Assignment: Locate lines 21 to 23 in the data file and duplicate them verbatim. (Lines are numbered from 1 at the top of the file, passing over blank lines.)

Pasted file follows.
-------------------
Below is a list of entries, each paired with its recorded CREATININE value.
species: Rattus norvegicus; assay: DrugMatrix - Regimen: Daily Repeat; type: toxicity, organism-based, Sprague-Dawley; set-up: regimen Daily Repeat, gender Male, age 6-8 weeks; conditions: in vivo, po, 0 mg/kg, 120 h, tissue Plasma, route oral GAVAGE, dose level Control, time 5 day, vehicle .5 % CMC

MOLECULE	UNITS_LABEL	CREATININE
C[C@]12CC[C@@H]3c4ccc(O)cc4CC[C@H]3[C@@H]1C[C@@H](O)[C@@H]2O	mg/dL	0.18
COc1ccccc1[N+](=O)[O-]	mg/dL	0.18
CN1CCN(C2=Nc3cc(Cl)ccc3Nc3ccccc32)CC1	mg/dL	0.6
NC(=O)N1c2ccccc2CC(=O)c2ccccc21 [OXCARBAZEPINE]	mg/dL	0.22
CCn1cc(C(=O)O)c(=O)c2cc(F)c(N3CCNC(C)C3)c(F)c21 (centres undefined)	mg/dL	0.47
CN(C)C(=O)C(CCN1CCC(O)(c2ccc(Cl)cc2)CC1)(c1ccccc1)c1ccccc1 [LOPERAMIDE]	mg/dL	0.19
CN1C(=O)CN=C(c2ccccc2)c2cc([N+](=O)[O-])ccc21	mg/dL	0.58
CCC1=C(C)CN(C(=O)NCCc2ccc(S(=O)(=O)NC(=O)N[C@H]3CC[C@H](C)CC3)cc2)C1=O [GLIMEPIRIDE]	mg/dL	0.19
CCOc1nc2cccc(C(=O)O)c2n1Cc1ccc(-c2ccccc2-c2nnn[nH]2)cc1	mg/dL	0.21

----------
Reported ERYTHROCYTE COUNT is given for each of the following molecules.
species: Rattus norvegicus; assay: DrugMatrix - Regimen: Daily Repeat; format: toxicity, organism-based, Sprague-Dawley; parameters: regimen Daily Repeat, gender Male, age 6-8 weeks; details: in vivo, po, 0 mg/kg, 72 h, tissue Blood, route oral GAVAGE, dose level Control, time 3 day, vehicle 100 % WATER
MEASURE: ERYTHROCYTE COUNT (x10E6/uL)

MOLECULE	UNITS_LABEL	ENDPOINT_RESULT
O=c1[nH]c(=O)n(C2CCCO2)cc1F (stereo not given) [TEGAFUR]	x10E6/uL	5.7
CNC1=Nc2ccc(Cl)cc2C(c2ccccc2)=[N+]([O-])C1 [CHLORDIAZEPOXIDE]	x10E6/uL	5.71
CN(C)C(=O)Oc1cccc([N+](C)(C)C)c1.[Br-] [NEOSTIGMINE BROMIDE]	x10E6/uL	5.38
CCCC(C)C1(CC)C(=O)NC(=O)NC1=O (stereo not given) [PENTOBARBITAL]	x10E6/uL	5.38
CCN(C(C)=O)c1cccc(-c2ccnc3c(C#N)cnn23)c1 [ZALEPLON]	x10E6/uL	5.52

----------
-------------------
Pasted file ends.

CCCC(C)C1(CC)C(=O)NC(=O)NC1=O (stereo not given) [PENTOBARBITAL]	x10E6/uL	5.38
CCN(C(C)=O)c1cccc(-c2ccnc3c(C#N)cnn23)c1 [ZALEPLON]	x10E6/uL	5.52

----------